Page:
In the Perry Players upcoming production of Catfish Moon, Kellie Jenkins portrays a woman who is a sister, a girlfriend and an ex-wife trying to hold all the men in her life together.
But the play, which opens Friday, is not as much about her or the men in her life as it is about the relationships between the four, Jenkins said.
It is the relationships that are important to the plot, especially the relationships between the men, said Jenkins. I am sort of the glue that holds them all together.
Jenkins, who got involved in community theater last year, said she was drawn to acting after sitting in the audience of Perry Players Community Theatre. Having three very different aspects to her role wasnt challenging, she said, but having a starring role was.
This is the largest part I have done since I got involved. It has been a lot of work, she said. I am on stage a lot of the time, so it has really stretched my acting.
The show, which Jenkins described as funny and sad has a lot of things in it that people will relate to in their own lives.
It is about missed opportunities and regrets, but it is also about overcoming those as well. It is also about lifelong friends and maintaining those friendships, said Jenkins. It is a must see. The writing is just great, and my cast members are phenomenal.
Rounding out the small cast is Don Boyd, who is directing the production, Jim Strickland and Todd Wilson.
While directing and acting in a play might seem daunting, Boyd has an advantage. He is reprising the role that he did in 1998 for a community theater in Florida, a production that won best play at the Southeastern Theatre Conference. It was at the conference that Boyd met and developed a friendship with Catfish Moon writer Laddy Sartin.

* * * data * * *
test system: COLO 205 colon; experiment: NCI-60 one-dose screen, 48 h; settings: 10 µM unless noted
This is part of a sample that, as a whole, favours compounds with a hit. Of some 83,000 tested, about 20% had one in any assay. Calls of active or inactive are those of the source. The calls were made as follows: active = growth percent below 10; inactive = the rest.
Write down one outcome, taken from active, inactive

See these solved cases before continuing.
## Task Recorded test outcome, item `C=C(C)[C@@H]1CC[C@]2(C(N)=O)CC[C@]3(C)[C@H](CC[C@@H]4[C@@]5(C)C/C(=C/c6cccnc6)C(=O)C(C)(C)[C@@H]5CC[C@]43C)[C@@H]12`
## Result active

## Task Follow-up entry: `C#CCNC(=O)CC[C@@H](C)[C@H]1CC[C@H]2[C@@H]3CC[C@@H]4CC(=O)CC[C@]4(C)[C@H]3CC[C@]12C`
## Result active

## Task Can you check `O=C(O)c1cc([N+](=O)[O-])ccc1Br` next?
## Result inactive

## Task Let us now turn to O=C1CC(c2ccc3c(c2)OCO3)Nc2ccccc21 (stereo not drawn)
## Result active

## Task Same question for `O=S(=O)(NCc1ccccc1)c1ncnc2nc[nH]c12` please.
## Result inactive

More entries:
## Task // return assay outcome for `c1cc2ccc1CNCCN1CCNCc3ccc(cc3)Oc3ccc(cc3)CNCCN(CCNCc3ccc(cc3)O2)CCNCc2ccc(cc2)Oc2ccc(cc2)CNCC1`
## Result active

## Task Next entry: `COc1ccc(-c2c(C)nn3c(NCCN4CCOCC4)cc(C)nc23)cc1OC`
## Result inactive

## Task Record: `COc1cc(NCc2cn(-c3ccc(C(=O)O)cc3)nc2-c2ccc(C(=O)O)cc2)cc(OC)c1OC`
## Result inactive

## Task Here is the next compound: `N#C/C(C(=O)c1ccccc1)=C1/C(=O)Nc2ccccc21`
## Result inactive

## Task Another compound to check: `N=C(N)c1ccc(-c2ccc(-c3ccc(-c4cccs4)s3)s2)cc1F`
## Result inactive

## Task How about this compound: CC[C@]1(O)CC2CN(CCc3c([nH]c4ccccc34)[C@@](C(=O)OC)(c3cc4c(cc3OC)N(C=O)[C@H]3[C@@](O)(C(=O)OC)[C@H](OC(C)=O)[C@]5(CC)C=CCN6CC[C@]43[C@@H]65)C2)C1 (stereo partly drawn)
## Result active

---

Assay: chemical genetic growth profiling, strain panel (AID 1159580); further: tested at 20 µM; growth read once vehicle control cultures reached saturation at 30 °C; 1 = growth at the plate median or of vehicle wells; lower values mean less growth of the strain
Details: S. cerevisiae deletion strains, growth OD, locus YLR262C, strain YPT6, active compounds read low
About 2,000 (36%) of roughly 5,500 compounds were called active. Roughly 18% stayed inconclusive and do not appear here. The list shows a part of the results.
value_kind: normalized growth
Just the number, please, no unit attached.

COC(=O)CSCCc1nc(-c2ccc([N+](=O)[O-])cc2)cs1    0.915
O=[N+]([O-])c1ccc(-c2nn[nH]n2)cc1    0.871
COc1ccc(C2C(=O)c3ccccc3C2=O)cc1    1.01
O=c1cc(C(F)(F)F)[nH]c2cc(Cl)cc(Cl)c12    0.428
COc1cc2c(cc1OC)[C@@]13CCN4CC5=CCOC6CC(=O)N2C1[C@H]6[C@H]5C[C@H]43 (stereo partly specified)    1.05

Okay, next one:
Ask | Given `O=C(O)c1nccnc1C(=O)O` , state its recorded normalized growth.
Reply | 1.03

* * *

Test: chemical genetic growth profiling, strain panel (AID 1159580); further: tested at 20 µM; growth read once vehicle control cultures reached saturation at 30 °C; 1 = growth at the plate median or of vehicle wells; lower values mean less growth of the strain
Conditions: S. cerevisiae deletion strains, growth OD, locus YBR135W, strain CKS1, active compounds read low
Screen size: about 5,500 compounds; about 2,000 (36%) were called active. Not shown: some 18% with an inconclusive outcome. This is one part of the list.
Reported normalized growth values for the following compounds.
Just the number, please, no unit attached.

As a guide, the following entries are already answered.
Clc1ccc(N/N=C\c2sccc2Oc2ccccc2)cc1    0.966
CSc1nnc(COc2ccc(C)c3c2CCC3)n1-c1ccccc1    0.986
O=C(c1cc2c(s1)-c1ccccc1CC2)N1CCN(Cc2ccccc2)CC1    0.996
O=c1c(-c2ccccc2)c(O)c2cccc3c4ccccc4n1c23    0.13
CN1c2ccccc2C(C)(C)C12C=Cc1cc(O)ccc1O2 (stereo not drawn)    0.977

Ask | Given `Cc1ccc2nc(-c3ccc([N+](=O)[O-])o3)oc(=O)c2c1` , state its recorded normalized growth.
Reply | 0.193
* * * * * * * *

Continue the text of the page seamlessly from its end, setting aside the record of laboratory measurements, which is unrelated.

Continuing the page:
Catfish Moon was a phenomenon because it has never run on Broadway, said Boyd. Now that happens all the time, where a play is grown in the community theater arena. But it was one of the first.
Boyd described Sartin as a down to earth Southern boy.
If you met him, you wouldnt think he was a playwright, but he has written one of the gems.
Boyd said the three men in the play are connected by their relationships but also by a fishing pier.
It is the place where they went swimming and played hooky as children and as adults have the chance to purchase the property. They also have the chance to relive their youth.
The play is set in the South and is described by Boyd as a Southern comedy in the best sense of the word. The characters, according to Boyd, are complex and dynamic.
The processes they go through emotionally and intellectually are very real and are portrayed very real, said Boyd.
In addition to this months production, Catfish Moon also will go on the road for two evenings of dinner theater at the Austin Theatre in Fort Valley on June 21-22. Tickets for the dinner theater are $20 and may be purchased through the Fort Valley Arts Alliance at 951-4828.
Contact Alline Kent at 396-2467 or firstname.lastname@example.org.